And of course Harper was also acting on the evidence given to him by his experts regarding both the material - the fragment - and its potential history, just as much as Davies did in the phone hacking story -"'Everybody involved in that story accepted that that story was true and continued to accept until four months later evidence that was not available, to everybody's surprise, showed that one element of that story was now in doubt". We cannot judge in hindsight, and neither should Nick Davies or the JEP. We have to take ourselves back to see how the situation appeared before further evidence came to light.
In fact, as Davies himself reported, the record was then set straight - by Harper himself, even before any further examination had cast doubt on it being a bone fragment at all.
Jersey police sent the bone fragment off to be examined and, seven weeks later, on April 18, they put out a press release which explained that their forensic archaeologist had now determined that the bone fragment had been on the site since before the 1940s, possibly since Victorian times. This meant that it could not possibly be anything to do with the allegations of abuse that Harper was investigating, which date from the late 1950s. (2)
So before all the claims about coconut were made, the bone fragment was already out of the scope of the investigation, and publically so. But this didn't suit the narrative which said that Lenny Harper had said that it was a bone fragment, and not a piece of coconut, and had decided to follow his own "maverick cop" agenda.
What is clear is that press reporting was beyond the scope of recall by Lenny or any other members of the team, as Nick Davies himself points out:
Harper tried to rein in the more feral coverage. When he heard during the first week that CNN and Sky were reporting the discovery of the bodies of two children, he immediately spoke to a Sky reporter who went live with his denial (though Harper says CNN carried on running it). He tried to make clear that they had allegations of the unexplained disappearance of children, two of whom have since been found alive and well, and, as the official transcript of a press briefing records, he did tell reporters: "We have no allegations that anyone died or was murdered here." That didn't make the news. (2)
It seems that attempts were made to curtail the information going to the press by William Bailhache, then Attorney-General, it certainly appears that a decision was made in late 2008 to hold another press conference with the express purpose of providing an alternative narrative to scotch all the press reports.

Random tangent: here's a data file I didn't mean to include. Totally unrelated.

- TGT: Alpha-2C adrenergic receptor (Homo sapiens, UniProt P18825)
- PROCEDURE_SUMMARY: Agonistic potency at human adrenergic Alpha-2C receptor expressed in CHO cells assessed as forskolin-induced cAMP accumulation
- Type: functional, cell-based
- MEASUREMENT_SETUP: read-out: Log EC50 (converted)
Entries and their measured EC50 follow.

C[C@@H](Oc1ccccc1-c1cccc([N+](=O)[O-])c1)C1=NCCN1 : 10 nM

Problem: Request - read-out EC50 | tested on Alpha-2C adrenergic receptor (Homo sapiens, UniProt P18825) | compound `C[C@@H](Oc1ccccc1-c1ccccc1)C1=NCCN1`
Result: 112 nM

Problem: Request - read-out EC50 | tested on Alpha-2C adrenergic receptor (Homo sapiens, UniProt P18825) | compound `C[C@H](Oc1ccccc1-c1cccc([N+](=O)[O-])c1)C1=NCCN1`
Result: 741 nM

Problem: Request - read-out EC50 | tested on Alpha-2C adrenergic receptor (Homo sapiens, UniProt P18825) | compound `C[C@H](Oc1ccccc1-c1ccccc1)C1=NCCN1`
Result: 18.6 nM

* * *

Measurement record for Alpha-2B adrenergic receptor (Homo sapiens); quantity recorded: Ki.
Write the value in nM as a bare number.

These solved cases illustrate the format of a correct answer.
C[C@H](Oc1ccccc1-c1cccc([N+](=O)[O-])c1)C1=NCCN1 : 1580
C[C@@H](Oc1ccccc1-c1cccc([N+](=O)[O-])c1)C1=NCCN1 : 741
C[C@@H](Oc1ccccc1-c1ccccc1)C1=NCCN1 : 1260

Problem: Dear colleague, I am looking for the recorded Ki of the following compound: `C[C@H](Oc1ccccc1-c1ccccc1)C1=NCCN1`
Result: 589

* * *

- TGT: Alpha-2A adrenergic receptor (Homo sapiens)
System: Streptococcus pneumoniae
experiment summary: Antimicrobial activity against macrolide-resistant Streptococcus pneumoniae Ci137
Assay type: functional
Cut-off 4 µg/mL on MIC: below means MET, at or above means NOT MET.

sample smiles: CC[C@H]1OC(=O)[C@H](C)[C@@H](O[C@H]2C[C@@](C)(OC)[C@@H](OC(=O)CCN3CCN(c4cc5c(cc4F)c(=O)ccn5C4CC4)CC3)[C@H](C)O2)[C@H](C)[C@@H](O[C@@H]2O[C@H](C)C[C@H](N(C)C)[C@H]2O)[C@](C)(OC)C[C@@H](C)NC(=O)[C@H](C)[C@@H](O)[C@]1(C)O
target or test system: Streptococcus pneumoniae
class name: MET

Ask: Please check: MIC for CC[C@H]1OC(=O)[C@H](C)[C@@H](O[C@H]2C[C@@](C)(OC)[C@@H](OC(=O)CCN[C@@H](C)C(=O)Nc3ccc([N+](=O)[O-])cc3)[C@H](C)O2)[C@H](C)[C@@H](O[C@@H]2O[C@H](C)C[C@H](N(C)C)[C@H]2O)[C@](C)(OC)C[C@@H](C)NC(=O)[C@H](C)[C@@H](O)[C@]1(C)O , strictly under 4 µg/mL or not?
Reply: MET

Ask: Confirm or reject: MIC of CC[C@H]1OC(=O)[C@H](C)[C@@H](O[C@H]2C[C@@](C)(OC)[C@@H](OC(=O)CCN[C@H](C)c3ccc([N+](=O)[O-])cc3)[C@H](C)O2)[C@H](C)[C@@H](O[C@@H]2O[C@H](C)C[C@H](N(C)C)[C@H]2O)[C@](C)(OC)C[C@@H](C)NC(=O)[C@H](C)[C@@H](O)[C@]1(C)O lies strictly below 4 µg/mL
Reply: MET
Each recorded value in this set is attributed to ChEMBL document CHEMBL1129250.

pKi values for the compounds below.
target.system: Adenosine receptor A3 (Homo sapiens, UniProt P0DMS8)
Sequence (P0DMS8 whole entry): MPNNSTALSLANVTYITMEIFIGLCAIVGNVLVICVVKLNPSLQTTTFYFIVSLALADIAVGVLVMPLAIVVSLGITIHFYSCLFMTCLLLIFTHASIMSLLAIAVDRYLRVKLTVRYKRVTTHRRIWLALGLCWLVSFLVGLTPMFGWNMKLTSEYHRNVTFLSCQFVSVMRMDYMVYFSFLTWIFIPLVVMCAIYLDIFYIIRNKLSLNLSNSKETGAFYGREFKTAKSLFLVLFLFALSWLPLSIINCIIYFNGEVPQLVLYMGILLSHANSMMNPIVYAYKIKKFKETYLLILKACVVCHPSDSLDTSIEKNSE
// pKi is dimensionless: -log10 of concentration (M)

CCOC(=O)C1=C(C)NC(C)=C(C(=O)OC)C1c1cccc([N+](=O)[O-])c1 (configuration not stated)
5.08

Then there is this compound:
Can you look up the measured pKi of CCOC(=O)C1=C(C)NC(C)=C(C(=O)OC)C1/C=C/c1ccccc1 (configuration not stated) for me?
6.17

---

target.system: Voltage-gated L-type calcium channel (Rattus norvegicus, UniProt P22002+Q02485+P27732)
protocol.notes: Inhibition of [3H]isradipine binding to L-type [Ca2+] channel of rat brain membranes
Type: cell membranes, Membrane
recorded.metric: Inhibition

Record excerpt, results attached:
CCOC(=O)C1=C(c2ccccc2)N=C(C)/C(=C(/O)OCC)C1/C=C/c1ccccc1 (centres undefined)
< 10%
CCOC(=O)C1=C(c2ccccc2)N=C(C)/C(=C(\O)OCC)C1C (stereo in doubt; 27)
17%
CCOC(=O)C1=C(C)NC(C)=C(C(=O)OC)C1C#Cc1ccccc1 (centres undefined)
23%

What did happen after the press conference was that the one member of the investigation still in a position of authority, Graham Power, was suspended by Deputy Andrew Lewis in a manner that would be heavily criticised - the same Andrew Lewis, it appears, who is now being given airtime to talk about his time in office, but without a Paxman asking difficult questions.
Unfortunately, truth appears to have been a casualty of that press conference, as I recall hearing in a sermon, of all places, that "now we know the truth" - in other words, nothing happened. That was the dominant narrative now coming to the fore. Nothing happened.
Except that, of course, it did. People were arrested, charged, and successfully prosecuted for child abuse at Haut de La Garenne. The danger of replacing one narrative with another is that it muddies everything, and it becomes difficult to see the truth. Some clarity is very important because it is probable certain that with children from Haut de La Garenne, or elsewhere in Jersey, the late Jimmy Saville abused children over here. Allegations of abuse were made before Saville's death, but when he was protected by an aura of celebrity fame that made any accusations unlikely to succeed such a high evidential bar - and in Jersey, unlike the UK or Europe, the judge would also have to brief the jury against the accuser, with no discretion allowed. That law, on which Frank Walker's Council of Ministers refused to budge, and which Wendy Kinnard decided to resign on a matter of principle, is still in place.
That's an important truth that might be forgotten by the JEP and politicians jumping on the Leverson bandwagon.